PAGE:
IRSHAD ALI’S house-cum-tailor shop in Gali no. 2 of Khajuri Khas was his only source of livelihood. “We were a happy community, but everything changed on the afternoon of February 25,” he says. A huge group of about 1,000 people, as Arshad describes, suddenly barged into their narrow lane, with sticks, stones and Molotov cocktails, and rampaged the whole area. “Aise lagta hai ki maut choo ke nikal gayi” (I felt like death had brushed past me). His house, along with a newly purchased motorcycle, was completely gutted.
Like his shop, almost all the Muslim houses in his colony, including that of a BSF jawan, and even the mosque was completely burned to shreds. “They were wearing bhagwa scarves and chanting ‘Jai Shri Ram’,” he claims.
A Muslim mob had also gathered in the area, after the attacks and had started to target Hindus. “People had gone completely berserk, and they were targeting Hindus, to find the culprits who had almost gutted our colony.”
It was then that Irshad saw a man running aimlessly as he was chased by a bloodthirsty Muslim mob. He had run inside the lane and had taken shelter near Irshad’s home. “Seeing him, I went and tapped his shoulder and upon seeing me he literally started crying that he had done nothing,” he says. He took the man inside his burnt down home, calmed him down and asked him what the problem was.
“He said that he was a salesman who had come to the area to do some official work, and he wasn’t even from the area. He says that while he was trying to get out of the area, a Muslim mob suddenly chased him out of nowhere,” recalls Irshad. “He was a Hindu,” he adds.
“I calmed him down, and said that I would help him,” he continues. “I took him out and decided that I would make a safe passage for him, and accompany him to a safe place,” says Irshad. As he accompanied the feared man to the main road, the mob blocked them at one point and threatened to beat him up, but Irshad intervened. “I pleaded with them not to hurt him, as he was just a victim and not one of the rioters who had burned our houses down. They somehow listened to me, and I took the man to a safe area near Yamuna Vihar, from where he took an auto and went to Ghaziabad nearby.”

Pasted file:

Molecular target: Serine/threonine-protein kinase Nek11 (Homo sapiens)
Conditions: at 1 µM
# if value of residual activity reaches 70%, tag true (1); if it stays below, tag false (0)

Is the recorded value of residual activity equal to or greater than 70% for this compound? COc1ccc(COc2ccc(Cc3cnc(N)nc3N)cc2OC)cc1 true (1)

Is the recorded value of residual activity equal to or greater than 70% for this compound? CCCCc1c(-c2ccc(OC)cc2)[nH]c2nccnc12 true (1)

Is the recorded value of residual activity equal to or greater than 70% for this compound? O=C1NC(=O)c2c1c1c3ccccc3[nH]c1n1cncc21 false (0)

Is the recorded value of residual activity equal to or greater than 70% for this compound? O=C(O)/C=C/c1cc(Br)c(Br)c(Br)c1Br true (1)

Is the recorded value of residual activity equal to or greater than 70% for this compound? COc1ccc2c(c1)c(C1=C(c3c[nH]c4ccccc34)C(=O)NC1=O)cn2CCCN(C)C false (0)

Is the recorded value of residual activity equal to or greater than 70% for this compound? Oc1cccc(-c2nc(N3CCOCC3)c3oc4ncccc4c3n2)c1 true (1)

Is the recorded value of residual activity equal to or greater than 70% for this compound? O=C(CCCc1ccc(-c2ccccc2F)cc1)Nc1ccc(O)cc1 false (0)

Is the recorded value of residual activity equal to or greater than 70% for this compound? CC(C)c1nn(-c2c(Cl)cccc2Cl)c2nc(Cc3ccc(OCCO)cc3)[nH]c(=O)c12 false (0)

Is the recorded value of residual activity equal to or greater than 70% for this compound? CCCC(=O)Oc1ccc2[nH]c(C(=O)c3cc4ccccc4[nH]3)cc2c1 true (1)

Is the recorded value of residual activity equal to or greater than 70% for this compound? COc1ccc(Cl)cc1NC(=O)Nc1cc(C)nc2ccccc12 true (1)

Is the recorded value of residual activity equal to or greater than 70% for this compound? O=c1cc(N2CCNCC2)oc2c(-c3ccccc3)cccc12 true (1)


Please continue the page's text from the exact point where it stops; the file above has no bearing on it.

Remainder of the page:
So, why did Irshad, whose house and only source of livelihood were burned down just a few hours ago by the rioters, save another man? “He was like my brother, and it was my duty to help another man. I have seen first hand the damage that violence brings, and I did not want another life to be lost due to this violence,” he says. “Mera toh sab kuch barbaad ho gaya, kisi aur ka zindagi barbaad hone nahin de sakta thha main” (I lost everything, and did not
want anyone else to go through the same).
“KHOON KO JAAN LENE KA NAHI, JAAN DENE KA ZARIYA BANAYE”
THE GURU Teg Bahadur Hospital in Shahdara bore a desolate look on Sunday, March 1. Though, there was a crowd gathered in front of the morgue, and families were gathering there with pale faces to identify the dead bodies of their kin. The family members of the several hundreds who were injured, too were waiting with moist eyes outside the emergency wards.
The scene at the hospital was witness to the fact that the riots had caused so much bloodshed. It was then that two men – one clad in a red kurta and the other wearing a red jacket — entered the hospital, and urged everyone standing there, from the kin of the riot affected to the media, to donate as much blood as possible as it could save a lot of lives. They too, had come for the same.
They were Sandeep Pandit, a priest and Arshad Ali, a lawyer from Old Seemapuri in North East Delhi, who had come to the hospital with the sole purpose of donating blood to the riot affected. “When I saw the riots on TV, I was shaken. I wondered, what is happening to my Delhi?” says Arshad.
“People are fighting over religion, with politicians instigating them more and more to fuel this violence. There is so much hatred in people now that they even killed each other in these brutal riots,” adds Pandit. In these terrible times, he wanted to put out a message of harmony. He called his friend Arshad, and they both decided to do something that according to them would help the citizens who suffered in this brutal riot.
“The least we could do was donate blood,” says Ali. Pandit donated blood to a pregnant Muslim woman, who desperately needed blood transfusion, as she was injured severely. Her husband could not donate blood as he was underweight, and Pandit came in as a blessing in disguise for them.